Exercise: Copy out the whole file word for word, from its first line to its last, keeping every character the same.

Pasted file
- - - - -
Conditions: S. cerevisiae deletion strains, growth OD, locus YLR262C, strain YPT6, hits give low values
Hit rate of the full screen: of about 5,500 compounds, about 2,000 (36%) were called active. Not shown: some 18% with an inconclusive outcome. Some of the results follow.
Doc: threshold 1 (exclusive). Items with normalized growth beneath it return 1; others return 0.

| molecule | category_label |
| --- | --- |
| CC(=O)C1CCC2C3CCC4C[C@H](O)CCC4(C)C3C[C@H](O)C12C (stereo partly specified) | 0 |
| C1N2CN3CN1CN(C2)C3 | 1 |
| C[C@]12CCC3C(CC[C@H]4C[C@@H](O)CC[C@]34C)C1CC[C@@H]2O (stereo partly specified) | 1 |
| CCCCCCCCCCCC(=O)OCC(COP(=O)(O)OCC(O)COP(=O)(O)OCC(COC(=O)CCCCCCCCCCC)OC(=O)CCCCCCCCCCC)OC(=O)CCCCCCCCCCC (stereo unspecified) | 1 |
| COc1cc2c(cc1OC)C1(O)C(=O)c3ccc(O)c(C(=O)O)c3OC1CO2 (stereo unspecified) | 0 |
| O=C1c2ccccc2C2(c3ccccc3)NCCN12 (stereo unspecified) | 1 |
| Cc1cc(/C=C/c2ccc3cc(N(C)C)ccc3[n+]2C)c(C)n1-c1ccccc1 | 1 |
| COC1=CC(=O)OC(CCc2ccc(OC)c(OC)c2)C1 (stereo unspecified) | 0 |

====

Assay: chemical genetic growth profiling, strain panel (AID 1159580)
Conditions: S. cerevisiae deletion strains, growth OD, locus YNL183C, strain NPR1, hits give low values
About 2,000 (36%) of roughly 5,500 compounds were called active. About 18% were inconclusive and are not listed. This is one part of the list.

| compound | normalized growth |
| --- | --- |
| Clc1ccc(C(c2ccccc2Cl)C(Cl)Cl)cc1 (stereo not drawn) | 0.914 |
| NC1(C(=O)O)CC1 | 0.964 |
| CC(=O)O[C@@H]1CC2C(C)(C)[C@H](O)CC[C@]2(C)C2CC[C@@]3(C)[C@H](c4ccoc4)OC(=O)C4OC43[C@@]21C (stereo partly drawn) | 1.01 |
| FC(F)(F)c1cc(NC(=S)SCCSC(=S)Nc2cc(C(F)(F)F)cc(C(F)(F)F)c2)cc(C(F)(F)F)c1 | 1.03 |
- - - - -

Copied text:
Conditions: S. cerevisiae deletion strains, growth OD, locus YLR262C, strain YPT6, hits give low values
Hit rate of the full screen: of about 5,500 compounds, about 2,000 (36%) were called active. Not shown: some 18% with an inconclusive outcome. Some of the results follow.
Doc: threshold 1 (exclusive). Items with normalized growth beneath it return 1; others return 0.

| molecule | category_label |
| --- | --- |
| CC(=O)C1CCC2C3CCC4C[C@H](O)CCC4(C)C3C[C@H](O)C12C (stereo partly specified) | 0 |
| C1N2CN3CN1CN(C2)C3 | 1 |
| C[C@]12CCC3C(CC[C@H]4C[C@@H](O)CC[C@]34C)C1CC[C@@H]2O (stereo partly specified) | 1 |
| CCCCCCCCCCCC(=O)OCC(COP(=O)(O)OCC(O)COP(=O)(O)OCC(COC(=O)CCCCCCCCCCC)OC(=O)CCCCCCCCCCC)OC(=O)CCCCCCCCCCC (stereo unspecified) | 1 |
| COc1cc2c(cc1OC)C1(O)C(=O)c3ccc(O)c(C(=O)O)c3OC1CO2 (stereo unspecified) | 0 |
| O=C1c2ccccc2C2(c3ccccc3)NCCN12 (stereo unspecified) | 1 |
| Cc1cc(/C=C/c2ccc3cc(N(C)C)ccc3[n+]2C)c(C)n1-c1ccccc1 | 1 |
| COC1=CC(=O)OC(CCc2ccc(OC)c(OC)c2)C1 (stereo unspecified) | 0 |

====

Assay: chemical genetic growth profiling, strain panel (AID 1159580)
Conditions: S. cerevisiae deletion strains, growth OD, locus YNL183C, strain NPR1, hits give low values
About 2,000 (36%) of roughly 5,500 compounds were called active. About 18% were inconclusive and are not listed. This is one part of the list.

| compound | normalized growth |
| --- | --- |
| Clc1ccc(C(c2ccccc2Cl)C(Cl)Cl)cc1 (stereo not drawn) | 0.914 |
| NC1(C(=O)O)CC1 | 0.964 |
| CC(=O)O[C@@H]1CC2C(C)(C)[C@H](O)CC[C@]2(C)C2CC[C@@]3(C)[C@H](c4ccoc4)OC(=O)C4OC43[C@@]21C (stereo partly drawn) | 1.01 |
| FC(F)(F)c1cc(NC(=S)SCCSC(=S)Nc2cc(C(F)(F)F)cc(C(F)(F)F)c2)cc(C(F)(F)F)c1 | 1.03 |